The outdoor concert series has been a summer staple in Pack Square since 1967, highlighting the region’s heritage with traditional mountain music, dancing and storytelling. For three months Cain interviewed prominent performers like David Hope and Bryan Sutton to prepare for “Golden Threads,” which she says will be a year-round reminder of Shindig.

“I like making public art where people can see what we have here in the mountains,” Cain says. “I think it’s something that changes the whole community when there’s art that honors the area. I think it’s one of the most important things I can do.”

Cain has attended Shindig for 15 years with her husband, drawing inspiration from acts like the J. Creek Cloggers and fiddlist Carley Arrowood. Now she plans to paint these performers and more in her mural. However, completion relies on how much money can be raised through donations. “It’s a long, hard road on this one,” Cain says.

Folkmoot USA, an annual international arts festival, will lend its Waynesville-based center to the Passing the Music On fundraiser on Sunday, June 14, from 2-5 p.m. The event will feature regular Shindig acts like the J. Creek Cloggers, The Ross Brothers, Carley Arrowood and ballad singer Betty Brown.

Garza will tell a story about growing up in the mountains while Cain will paint a spontaneous 8-by-6 interpretation of the story. A pottery and artwork auction and a cake walk will also take place at the fundraiser.

Tickets for Passing the Music On are $10 for adults and $3 for children under nine, and all proceeds will benefit the project. If you’re unable to make it to the fundraiser, you can donate funds through the North Carolina Arts Council’s crowdfunding initiative as well.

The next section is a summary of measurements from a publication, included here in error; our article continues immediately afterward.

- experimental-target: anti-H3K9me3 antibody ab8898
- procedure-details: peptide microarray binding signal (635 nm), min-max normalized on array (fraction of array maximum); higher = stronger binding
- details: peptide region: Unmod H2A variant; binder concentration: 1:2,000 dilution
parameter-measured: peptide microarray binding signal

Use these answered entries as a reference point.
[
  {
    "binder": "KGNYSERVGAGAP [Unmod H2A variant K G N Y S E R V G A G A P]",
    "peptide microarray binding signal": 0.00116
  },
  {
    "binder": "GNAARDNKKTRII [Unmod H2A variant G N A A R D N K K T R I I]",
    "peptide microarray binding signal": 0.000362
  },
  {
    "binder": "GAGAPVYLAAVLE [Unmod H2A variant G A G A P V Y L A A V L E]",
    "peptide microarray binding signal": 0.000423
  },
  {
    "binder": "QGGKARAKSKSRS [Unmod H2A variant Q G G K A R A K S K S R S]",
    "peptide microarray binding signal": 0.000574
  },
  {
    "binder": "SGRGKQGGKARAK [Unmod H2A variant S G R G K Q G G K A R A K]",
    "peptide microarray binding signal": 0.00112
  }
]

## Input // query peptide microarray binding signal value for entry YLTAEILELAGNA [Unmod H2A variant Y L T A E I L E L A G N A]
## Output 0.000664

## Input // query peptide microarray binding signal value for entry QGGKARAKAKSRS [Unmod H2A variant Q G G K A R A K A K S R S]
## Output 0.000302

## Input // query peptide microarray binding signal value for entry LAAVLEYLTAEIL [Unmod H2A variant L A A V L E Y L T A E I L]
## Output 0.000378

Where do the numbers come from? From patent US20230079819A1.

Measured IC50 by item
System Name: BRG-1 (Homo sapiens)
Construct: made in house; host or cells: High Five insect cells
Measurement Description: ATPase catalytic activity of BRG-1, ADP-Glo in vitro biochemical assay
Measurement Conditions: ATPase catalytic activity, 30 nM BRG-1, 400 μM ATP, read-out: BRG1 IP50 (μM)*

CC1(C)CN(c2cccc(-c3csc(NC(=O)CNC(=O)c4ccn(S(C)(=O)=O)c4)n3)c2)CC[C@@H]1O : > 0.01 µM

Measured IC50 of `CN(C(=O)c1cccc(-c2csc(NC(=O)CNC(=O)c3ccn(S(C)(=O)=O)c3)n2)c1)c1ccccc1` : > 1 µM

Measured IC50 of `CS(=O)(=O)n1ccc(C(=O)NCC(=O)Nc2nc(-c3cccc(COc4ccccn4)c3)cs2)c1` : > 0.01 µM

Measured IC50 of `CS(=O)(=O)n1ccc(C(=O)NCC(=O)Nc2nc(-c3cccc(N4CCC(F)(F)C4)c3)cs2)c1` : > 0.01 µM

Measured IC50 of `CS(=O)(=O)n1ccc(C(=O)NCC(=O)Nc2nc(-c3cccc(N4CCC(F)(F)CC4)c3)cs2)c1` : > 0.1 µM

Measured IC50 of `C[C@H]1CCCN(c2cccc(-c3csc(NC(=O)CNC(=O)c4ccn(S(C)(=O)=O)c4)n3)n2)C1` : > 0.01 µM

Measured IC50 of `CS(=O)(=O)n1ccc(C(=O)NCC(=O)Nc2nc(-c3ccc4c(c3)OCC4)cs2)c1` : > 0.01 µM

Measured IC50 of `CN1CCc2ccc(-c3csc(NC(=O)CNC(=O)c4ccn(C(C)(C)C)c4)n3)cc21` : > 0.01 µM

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Pollinator Week with Bees on the Roof

Photo by Sarah Whelan

Photo by Sarah Whelan

Brightly colored wooden hives full of bees now sit on top of the 12-story roof of the Renaissance Asheville Hotel as part of a program to encourage pollinator activity in downtown.

The initiative was announced at the launch party for Pollination Celebration, a week of pollinator-centric events that kicked off at the Renaissance on Thursday, June 11. At the event the hotel announced that it is now the first Asheville hotel to house bees on its roof.

“We’re hoping to put cameras up here so guests can watch the bees from their room,” says Drew Walls, operations manager at the Renaissance. The hotel also plans to add more wooden hives to accommodate the growing bee population on the roof.

The Renaissance is partnering with the Center for Honey Bee Research as the pilot site for a program to host hives on downtown roofs. Carl Chesick, director of the Center for Honey Bee Research, says he is excited to see how the rooftop housing will do at the Renaissance and hopes to see other businesses allow hives on their roofs. The French Broad Food Co-Op was the first business to have rooftop hives in downtown, though the Renaissance is the first business partnering with the Center for Honey Bee Research.